Don't Touch Things If You Don't Have To

Grab yourself a copy of the movie Contagion or even Outbreak to get an idea of just how fast sickness can spread and how badly things can get out of hand (the former being the most realistic of the two) or just look in the rearview mirror that has been our lives for the last couple of years. Being aware of where you are putting your hands can help you maintain a lower level of risk of exposure.

That means no touching the handrails, toilet door handles, or those annoying lift buttons. Basically, try your best not to come into contact with surfaces or confined spaces with low airflow that everyone could have placed their grubby little hands on.

Skip the Buffet Whenever You Can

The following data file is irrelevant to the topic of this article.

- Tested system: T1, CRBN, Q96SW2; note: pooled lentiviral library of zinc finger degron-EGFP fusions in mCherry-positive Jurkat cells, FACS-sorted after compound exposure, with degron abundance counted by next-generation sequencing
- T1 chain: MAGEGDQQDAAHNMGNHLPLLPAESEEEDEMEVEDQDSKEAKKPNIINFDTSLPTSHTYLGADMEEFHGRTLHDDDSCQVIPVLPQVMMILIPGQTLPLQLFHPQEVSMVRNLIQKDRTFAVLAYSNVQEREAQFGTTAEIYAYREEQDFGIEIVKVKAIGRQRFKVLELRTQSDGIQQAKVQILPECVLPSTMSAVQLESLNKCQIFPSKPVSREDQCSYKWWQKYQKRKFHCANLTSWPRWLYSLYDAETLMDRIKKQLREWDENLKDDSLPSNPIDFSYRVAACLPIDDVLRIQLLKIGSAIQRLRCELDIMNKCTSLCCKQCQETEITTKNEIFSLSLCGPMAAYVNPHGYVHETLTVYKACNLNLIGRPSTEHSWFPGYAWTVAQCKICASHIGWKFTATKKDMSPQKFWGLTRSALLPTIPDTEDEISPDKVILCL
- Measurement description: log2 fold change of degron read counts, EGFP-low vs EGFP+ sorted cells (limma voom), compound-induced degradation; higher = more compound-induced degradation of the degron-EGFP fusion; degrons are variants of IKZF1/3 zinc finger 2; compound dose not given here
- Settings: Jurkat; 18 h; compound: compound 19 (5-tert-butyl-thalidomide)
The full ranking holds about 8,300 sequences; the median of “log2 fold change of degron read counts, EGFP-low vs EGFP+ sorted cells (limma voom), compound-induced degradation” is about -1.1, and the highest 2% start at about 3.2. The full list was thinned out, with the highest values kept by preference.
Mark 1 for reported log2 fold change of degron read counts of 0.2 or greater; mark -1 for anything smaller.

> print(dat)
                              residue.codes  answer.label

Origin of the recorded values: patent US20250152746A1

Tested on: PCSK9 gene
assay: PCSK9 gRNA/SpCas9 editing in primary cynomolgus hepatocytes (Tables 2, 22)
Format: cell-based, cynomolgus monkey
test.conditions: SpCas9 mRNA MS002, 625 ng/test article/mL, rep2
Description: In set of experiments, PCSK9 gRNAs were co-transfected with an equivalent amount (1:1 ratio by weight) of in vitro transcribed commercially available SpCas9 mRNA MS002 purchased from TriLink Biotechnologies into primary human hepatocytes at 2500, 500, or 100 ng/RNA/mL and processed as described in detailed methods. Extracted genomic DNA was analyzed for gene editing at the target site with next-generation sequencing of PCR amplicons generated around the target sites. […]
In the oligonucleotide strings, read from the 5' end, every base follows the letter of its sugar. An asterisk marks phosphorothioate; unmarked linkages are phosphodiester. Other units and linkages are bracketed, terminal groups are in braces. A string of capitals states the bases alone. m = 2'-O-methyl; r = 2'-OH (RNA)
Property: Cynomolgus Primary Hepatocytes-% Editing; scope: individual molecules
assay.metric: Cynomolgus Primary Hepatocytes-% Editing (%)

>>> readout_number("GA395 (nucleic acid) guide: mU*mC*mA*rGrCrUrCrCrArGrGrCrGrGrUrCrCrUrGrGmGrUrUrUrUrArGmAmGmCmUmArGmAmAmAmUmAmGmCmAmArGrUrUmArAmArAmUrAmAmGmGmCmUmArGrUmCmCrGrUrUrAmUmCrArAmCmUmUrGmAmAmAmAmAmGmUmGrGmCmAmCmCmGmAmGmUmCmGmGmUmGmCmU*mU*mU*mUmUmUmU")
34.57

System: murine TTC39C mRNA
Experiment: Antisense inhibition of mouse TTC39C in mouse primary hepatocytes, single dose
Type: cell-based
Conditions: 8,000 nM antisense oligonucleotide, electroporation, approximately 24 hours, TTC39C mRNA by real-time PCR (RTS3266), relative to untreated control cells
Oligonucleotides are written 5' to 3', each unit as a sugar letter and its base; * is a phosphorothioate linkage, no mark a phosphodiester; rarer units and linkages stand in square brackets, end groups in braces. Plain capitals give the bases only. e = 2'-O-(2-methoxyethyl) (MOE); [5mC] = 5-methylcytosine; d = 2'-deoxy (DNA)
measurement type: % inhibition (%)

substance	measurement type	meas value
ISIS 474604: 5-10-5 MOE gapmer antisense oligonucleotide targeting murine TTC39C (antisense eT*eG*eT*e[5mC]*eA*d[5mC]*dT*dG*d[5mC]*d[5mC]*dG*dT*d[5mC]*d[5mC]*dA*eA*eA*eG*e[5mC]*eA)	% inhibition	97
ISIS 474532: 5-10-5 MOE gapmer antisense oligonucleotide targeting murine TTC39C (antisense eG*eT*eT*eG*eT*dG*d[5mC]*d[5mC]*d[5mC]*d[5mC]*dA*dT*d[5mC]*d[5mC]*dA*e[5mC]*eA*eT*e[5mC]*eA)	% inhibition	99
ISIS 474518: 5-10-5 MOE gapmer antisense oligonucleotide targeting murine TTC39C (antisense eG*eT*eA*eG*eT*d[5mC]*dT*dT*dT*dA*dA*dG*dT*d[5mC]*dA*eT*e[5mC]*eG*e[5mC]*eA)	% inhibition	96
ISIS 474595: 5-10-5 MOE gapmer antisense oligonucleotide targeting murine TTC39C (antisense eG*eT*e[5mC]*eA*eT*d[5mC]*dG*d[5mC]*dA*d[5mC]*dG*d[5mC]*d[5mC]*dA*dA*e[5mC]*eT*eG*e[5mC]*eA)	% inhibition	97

Another thing is to try and give the buffet a miss whenever you can, especially in the first couple of days of the cruise and sometimes the last couple of days. If you do go to the buffet on the cruise ship, you might notice that there are usually more crew to assist you on the first few days, and that they will often do all of the serving for you, including those big helpings of bacon and eggs in the morning.

This might just seem like a courtesy, but it is also very clever as it allows them to observe if passengers are getting crook and it also allows them to control to a point any kind of chances of sickness spreading by limiting the number of people that handle the utensils and get close to the food.

I like to take my meal in the main dining room, especially during this time, for that very reason and I also prefer to have 'my time' dining as it allows my cruise partner and I to have a table to us and not catch bugs off of other table mates (a lesson hard learned on a previous cruise). If you see people in the buffet coughing into their hands, then I suggest extracting yourself from their vicinity. And definitely do not take plates or utensils from other passengers, no matter how courteous it might seem.